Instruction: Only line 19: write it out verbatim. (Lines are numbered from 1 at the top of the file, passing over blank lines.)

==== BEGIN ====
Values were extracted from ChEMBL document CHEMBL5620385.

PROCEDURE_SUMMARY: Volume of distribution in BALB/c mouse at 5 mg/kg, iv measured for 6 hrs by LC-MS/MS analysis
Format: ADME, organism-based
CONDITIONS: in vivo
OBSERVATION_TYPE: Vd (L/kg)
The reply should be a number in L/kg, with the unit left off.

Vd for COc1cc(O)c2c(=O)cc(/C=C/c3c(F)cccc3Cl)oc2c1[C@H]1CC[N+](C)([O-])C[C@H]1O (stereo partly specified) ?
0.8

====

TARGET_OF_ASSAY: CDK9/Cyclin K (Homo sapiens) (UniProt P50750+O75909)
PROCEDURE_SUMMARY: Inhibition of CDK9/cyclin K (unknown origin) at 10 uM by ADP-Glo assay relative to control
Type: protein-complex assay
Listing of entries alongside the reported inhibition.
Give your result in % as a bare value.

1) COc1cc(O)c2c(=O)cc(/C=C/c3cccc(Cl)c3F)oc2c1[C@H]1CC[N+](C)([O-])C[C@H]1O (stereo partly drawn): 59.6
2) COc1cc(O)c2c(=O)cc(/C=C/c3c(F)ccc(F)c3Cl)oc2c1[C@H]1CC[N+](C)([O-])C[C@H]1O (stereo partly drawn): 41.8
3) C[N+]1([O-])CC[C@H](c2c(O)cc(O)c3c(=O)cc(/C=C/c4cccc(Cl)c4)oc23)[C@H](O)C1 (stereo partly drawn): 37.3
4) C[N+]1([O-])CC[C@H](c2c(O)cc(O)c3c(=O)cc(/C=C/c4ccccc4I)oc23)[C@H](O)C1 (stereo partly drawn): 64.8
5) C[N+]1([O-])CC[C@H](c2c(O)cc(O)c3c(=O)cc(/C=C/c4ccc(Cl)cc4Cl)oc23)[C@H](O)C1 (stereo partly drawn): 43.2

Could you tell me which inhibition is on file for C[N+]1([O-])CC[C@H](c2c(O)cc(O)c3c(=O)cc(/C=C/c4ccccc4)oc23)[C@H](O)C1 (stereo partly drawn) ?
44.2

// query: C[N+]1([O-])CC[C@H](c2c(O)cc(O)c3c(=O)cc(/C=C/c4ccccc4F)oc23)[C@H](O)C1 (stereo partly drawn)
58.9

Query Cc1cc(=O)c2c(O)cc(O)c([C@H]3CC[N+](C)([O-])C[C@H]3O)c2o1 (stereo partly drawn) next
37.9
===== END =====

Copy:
5) C[N+]1([O-])CC[C@H](c2c(O)cc(O)c3c(=O)cc(/C=C/c4ccc(Cl)cc4Cl)oc23)[C@H](O)C1 (stereo partly drawn): 43.2